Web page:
We all keep up-to-date with the latest product reviews either on other blogs or via YouTube videos and we can only sit and hope that these products hit our shores within due time. We know all about it well and truly before it hits the shelves and believe me, when they do… all hell breaks loose! Ever wonder why every Revlon Lip Butter was out of stock when you went to your local Priceline? Yep, Beauty Bloggers were there first.
What is disappointing is a lot of US-based brands don’t offer international shipping which then resorts us to seek their products on eBay and risk the chance of receiving a counterfeit product and/or revenue not going directly to the company themselves.
My first Urban Decay NAKED palette was fake. I had paid full price for it to a seller on eBay who guaranteed it was the original. But only after I received it and compared it to a friend’s NAKED palette she had purchased while holidaying in the US I realised mine was fake. I had compared the packaging and swatches the colours side by side. Totally fake. Every single last inch of that palette. I was devastated.
We don’t want to spend our hard earned money on counterfeit products. There is no guarantee they’re the same colour and/or pigmentation and had I believed that my NAKED palette was real, I wouldn’t have known any better and would have given Urban Decay a review based on a product that wasn’t manufactured by them.
I’ve said this a million times on Twitter; if ALL makeup brands provided international shipping within a reasonable cost, consumers wouldn’t have to resort to purchasing via different avenues and run the chance of receiving fake products.
Providing a service like this keeps consumers happy and more often than not, within a decent price range, buyers will be more than willing to pay for shipping.
I once went to purchase some glitter from a well-known US-based cosmetic brand which specialised in theatrical makeup – small tubs of glitter that probably didn’t even weight 5g each – and when I proceeded to checkout I realised their base rate for shipping was $57 for international buyers. I understand that the postal services can get a little expensive but if smaller companies can provide a $12 international shipping fee, than so can everyone.
If any cosmetic brand wants to make a dent in the beauty market globally, international shipping needs to be a basic requirement for ALL online stores wherever they are based in the world. It’s just that simple.
And if not, do your research and look up places where your products are in high demand and if you hold strongly to so-called “core principles” on animal testing look up countries where animal testing is not required in order to be sold to consumers.
DO YOUR RESEARCH! Don’t just pick the highest population of human beings living per square mile and say, “Yep! We’re going to get a lot of revenue from there.” That’s not being true to your core principles. That’s just easy money.
Hey Urban Decay, you want some more revenue? Ship your products to Australia. We’ll gladly buy them here. There is not one single Aussie Beauty Blogger or makeup enthusiast who doesn’t already own an Urban Decay product and you know what? WE WANT MORE!
Lastly the topic of cruelty-free. I, myself don’t support, endorse or purchase any products that have been tested on animals. It narrows my chances of trying out new products by a lot (L’Oréal Color Tattoo…? Never tried it!) but at least with this practice I can do what I enjoy doing with a clear conscience.
There is no excuse for animal testing whatsoever! I’m sure I speak for a lot of people – whether you’re a vegetarian or not – the mistreatment of innocent animals is absolutely sickening. I’ve watched animal testing videos because I want to make sure it’s a memory burned into my sub-conscience when I pick up a beauty product from a brand that is known for animal testing. So when I pick up a animal-tested product I feel so sick to my stomach, I know not to buy it. Sounds absolutely horrific to put yourself through that but for me, it’s the exact wake up call I need to have a passion for a cruelty-free life and writing this blog solely on products that have not been tested on animals.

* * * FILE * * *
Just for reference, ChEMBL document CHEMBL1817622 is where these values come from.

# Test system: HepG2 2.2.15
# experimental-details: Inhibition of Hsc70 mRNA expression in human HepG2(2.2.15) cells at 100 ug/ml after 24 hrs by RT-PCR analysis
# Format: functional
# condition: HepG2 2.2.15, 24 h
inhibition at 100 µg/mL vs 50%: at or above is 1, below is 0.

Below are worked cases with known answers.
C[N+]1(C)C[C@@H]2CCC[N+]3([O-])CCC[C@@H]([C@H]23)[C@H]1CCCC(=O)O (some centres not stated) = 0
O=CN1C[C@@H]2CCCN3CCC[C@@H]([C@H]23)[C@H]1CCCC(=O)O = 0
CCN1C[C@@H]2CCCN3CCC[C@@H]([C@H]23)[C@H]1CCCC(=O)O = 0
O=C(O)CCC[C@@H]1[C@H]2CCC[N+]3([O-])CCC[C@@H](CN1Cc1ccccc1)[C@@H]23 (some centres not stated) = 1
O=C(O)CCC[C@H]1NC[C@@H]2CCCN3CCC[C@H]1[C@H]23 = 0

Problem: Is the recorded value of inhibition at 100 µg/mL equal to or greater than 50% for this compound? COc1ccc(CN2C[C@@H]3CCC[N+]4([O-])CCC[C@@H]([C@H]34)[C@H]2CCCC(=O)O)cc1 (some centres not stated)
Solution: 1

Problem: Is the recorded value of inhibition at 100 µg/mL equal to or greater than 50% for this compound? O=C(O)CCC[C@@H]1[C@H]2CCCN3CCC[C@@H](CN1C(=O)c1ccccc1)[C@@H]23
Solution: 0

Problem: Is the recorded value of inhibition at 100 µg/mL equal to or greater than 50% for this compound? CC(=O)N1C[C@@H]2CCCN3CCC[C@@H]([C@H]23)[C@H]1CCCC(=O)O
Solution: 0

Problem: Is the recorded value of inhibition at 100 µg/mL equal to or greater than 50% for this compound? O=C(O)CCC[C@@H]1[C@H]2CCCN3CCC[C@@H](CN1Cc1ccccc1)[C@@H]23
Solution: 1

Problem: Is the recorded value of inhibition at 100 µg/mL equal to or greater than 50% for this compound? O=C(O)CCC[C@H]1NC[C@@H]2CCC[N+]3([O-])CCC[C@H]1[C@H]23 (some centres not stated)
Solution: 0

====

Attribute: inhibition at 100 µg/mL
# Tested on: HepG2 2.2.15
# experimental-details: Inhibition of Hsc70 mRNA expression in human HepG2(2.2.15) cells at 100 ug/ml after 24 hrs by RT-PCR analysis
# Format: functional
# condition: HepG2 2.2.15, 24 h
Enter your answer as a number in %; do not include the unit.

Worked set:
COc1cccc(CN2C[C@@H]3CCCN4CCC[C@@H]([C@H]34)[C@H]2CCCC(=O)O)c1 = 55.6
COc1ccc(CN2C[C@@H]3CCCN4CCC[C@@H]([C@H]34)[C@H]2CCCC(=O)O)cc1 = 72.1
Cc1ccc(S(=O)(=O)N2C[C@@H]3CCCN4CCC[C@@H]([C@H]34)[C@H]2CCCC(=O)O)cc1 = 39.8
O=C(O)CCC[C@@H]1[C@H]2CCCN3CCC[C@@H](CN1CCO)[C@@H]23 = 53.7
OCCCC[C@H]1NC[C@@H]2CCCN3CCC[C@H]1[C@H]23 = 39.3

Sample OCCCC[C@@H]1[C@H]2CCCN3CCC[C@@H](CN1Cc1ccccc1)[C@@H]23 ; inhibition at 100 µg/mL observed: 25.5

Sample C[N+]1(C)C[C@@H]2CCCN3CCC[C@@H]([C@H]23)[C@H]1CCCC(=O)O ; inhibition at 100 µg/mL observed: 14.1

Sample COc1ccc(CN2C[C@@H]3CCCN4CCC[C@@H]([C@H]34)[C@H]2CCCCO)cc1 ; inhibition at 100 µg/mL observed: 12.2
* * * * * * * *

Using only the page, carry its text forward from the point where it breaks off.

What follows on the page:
That’s my core principle and I’ll never sell out on it. Ever.
Personally, I’m not going to be so forgiving to Urban Decay just yet. As much as I’m glad they’ve changed their tone on selling in China this sort of thing isn’t easily excusable.
But props to Urban Decay for waking up and deciding to not sell out. It’s a positive start to rebuilding your reputation.
If you have any questions to ask Urban Decay, I encourage you to voice your opinions and concerns to them directly:
In Australia its officially Summer, so I apologise well in advance if you’re living in the northern hemisphere and Winter on your side of the world; this won’t be applicable to where you are living.
But an Australian Summer is… well, intense! Depending where in Australia you live, the intensity of the Summer differs. Yep, believe it!
In the “tropical” places like the East Coast – Brisbane (Queensland in general, I think) and Sydney – Summer is extremely humid, so on most days you feel like you’re swimming through the air.
In places like Canberra, Melbourne, Hobart and Perth, the heat is dry and the heat is a little more intense. I’ve lived in a dry heat climate and grew up in the Eastern Suburbs of Sydney where its extremely humid in Summer, but I must say I prefer a dry heat over the humidity any day.
In this post I’m going to show you to cater for any sort of Summer weather – dry or humid heat and also be friendly to the environment and save millions of animals lives. There’s 1000 karma points right there! READ MORE
Before anyone starts reading this, please note: I have an opinion and this is my website that I paid for and I write entirely on my own, so therefore I am allowed to voice whatever opinion I want
Furthermore, just because I have an opinion on a particular subject does not mean I think consumers are evil for buying their products. So don’t email me or comment saying I’m arrogant or calling me weird and wonderful names. I have my family and friends who use the mentioned brands and I don’t think they’re evil.
When I first started getting into beauty blogging I didn’t really think twice about what to blog about. I wanted to blog about everything and anything that made you feel and look good, made you feel beautiful on the inside and out, and of course was good for you.
One thing I knew was that I didn’t want to write about products that harmed animals or did any sort of animal testing.